Thursday, December 24, 2009

Sandefur on Spontaneous Orders, Again

There comes a point where you wonder if the person one (or others) is arguing with is actually paying attention to any of the actual arguments, or if they are simply starting to get to a place where they are defending their position no matter what. After reading Sandefur's latest response, I cannot come to any other conclusion but that he has reached this point. Most of his points have been definitively answered already, especially by Hasnas in his last response. Sandefur still does not recognize the difference between an entity and an environment (putting him in the same camp as the economic planners Hayek was writing against, who equally could not tell the difference). A person does act based on a wide variety of bases, including rational decision-making, for a variety of goals -- but that does not make the person either a constructed or, certainly, a spontaneous order.A corporation can be defined in a similar way, though a corporation is certainly a constructed order. Such entities ad people and corporations (and non-profits, etc.) do have goals, and work toward realizing those goals, but a social system should not have goals imposed on it. This Hayek does make abundantly clear. The reason why is clear, if we understand, for example, what happens in a corporation.

When we work for a corporation, we align our goals with those of the corporation while we're working for that corporation. When we are at home, we do not have to do so any longer. And if we do not want to align our goals with the corporation, we can quit. The corporation, being in direct competition with other corporations, receives the kind of information that allows it to discover new ways of doing things, and new products to make.

When we are a member of a society, entry and exit are not so easy. Especially when we are talking about large nation-states. What is the "goal" of society? That should be a nonsensical question. But there have been people who have tried to construct society as a corporation -- this is the kind of constructivism Hayek is talking about -- and they have thus tried to give society "goals." When they do that, they have to align the society's members' goals with that of the state. Nobody can be allowed to have their own goals, because that can derail the social constructivist's goals. Thus, a constructed society necessarily is coercive, because there will be people who do not want to align their goals with the constructivist's goals. If you have to align your goals with someone else's goals, and have no way to legally escape it, then you are not free. Indeed, you are a slave. And slavery cannot exist in a true spontaneous order. Indeed, once we understand that only in a true spontaneous order that people are free to pursue their own goals as they see fit (so long as they do not involve coercion), do we see that spontaneous orders are the kinds of social systems that are conducive to liberty.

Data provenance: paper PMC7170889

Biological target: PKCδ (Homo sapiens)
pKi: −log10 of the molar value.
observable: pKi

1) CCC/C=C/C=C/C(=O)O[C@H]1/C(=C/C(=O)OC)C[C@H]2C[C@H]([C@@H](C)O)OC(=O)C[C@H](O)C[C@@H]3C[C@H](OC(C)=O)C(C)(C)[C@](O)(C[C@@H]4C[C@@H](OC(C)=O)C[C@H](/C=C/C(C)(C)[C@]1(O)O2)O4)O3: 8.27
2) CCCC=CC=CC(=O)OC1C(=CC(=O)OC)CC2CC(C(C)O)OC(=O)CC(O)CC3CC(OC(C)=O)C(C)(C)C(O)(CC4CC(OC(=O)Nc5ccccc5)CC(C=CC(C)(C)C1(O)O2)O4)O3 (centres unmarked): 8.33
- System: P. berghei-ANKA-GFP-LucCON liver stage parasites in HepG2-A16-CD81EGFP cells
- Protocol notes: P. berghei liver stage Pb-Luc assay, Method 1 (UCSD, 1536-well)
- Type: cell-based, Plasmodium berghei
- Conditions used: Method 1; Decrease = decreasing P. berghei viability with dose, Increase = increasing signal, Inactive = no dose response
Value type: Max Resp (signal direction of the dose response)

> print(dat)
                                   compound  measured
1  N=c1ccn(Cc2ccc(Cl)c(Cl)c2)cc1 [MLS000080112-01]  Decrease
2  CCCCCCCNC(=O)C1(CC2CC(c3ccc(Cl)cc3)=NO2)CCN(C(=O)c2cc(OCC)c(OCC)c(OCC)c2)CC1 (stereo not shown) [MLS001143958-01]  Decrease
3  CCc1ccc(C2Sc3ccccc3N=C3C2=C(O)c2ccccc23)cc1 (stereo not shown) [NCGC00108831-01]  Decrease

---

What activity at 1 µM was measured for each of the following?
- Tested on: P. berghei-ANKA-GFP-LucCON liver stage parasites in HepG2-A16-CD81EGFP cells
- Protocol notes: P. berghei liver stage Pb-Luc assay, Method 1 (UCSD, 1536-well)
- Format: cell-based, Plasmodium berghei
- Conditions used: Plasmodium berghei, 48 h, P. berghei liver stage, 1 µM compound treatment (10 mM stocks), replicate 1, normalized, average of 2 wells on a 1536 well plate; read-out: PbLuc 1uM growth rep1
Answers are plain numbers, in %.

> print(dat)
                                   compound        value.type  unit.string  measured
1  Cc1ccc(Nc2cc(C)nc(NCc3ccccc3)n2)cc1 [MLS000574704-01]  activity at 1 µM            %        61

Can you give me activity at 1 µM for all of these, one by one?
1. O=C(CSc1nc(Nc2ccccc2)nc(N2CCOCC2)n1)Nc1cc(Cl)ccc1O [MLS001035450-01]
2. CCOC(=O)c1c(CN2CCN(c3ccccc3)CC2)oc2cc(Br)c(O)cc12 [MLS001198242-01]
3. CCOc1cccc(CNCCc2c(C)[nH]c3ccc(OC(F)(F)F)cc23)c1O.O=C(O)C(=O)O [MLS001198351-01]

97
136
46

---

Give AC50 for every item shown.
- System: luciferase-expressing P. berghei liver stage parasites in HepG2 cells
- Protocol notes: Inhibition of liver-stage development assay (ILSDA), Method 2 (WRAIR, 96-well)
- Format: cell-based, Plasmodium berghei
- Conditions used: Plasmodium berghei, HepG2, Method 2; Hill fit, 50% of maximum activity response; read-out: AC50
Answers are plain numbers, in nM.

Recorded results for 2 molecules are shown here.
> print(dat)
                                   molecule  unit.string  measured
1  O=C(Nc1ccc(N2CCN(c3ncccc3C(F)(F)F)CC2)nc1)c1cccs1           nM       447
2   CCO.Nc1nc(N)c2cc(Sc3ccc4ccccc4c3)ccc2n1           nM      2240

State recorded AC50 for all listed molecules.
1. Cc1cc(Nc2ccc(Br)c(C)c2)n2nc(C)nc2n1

Sandefur objects that spontaneous order is essentially a non-concept because there is no pure example, that there are mixed systems. Indeed, there are mixed systems. They are called complex adaptive systems. But even if we cannot ever make a true spontaneous order, the concept is worth having because it is the model of complete social liberty. One can posit a kind of continuum from constructed social order to spontaneous order. But in that continuum, we also move from slavery to increasing liberty. What Sandefur claims are examples of spontaneous order arising from the interstices of constructed orders is really features of complex adaptive systems. Self-organizing, where possible> Yes. A spontaneous order as Hayek describes it? No.

I get all this from Hayek, with only some clarification from recent work on complex adaptive systems. I honestly don't know why Sandefur cannot seem to see what to me Hayek clearly says about the relationship between liberty and social spontaneous orders.
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